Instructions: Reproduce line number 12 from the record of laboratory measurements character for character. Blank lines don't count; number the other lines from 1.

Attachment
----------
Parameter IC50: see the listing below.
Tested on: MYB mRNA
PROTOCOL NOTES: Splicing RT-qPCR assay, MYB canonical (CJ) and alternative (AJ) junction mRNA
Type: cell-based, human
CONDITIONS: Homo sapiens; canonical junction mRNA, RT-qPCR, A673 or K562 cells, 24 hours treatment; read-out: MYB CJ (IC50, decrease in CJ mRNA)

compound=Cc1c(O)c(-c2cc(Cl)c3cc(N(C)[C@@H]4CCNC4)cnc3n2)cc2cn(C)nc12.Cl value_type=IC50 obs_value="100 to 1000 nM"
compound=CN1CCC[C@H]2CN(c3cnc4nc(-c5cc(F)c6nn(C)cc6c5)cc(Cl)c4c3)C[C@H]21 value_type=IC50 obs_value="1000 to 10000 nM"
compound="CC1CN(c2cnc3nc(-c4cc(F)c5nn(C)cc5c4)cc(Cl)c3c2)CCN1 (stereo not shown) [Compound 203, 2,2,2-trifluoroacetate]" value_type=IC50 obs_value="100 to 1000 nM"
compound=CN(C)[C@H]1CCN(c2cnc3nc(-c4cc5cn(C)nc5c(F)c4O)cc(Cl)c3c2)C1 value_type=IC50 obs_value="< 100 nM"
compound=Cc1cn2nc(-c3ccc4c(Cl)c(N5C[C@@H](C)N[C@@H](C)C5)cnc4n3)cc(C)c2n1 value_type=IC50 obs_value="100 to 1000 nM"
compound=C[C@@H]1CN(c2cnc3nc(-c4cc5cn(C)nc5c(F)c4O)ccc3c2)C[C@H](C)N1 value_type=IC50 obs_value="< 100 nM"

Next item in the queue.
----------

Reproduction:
Next item in the queue.